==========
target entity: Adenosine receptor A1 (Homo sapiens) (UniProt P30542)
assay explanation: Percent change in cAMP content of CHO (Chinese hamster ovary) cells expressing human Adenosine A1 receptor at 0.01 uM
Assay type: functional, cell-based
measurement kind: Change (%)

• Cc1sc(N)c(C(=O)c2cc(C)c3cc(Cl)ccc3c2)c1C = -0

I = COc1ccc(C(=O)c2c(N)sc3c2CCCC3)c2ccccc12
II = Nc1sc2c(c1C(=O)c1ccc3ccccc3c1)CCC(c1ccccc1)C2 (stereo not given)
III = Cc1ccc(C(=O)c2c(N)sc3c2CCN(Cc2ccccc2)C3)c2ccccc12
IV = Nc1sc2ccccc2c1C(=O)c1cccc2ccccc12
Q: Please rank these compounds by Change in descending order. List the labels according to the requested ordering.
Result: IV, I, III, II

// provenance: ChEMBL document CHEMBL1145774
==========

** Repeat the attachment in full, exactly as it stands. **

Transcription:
target entity: Adenosine receptor A1 (Homo sapiens) (UniProt P30542)
assay explanation: Percent change in cAMP content of CHO (Chinese hamster ovary) cells expressing human Adenosine A1 receptor at 0.01 uM
Assay type: functional, cell-based
measurement kind: Change (%)

• Cc1sc(N)c(C(=O)c2cc(C)c3cc(Cl)ccc3c2)c1C = -0

I = COc1ccc(C(=O)c2c(N)sc3c2CCCC3)c2ccccc12
II = Nc1sc2c(c1C(=O)c1ccc3ccccc3c1)CCC(c1ccccc1)C2 (stereo not given)
III = Cc1ccc(C(=O)c2c(N)sc3c2CCN(Cc2ccccc2)C3)c2ccccc12
IV = Nc1sc2ccccc2c1C(=O)c1cccc2ccccc12
Q: Please rank these compounds by Change in descending order. List the labels according to the requested ordering.
Result: IV, I, III, II

// provenance: ChEMBL document CHEMBL1145774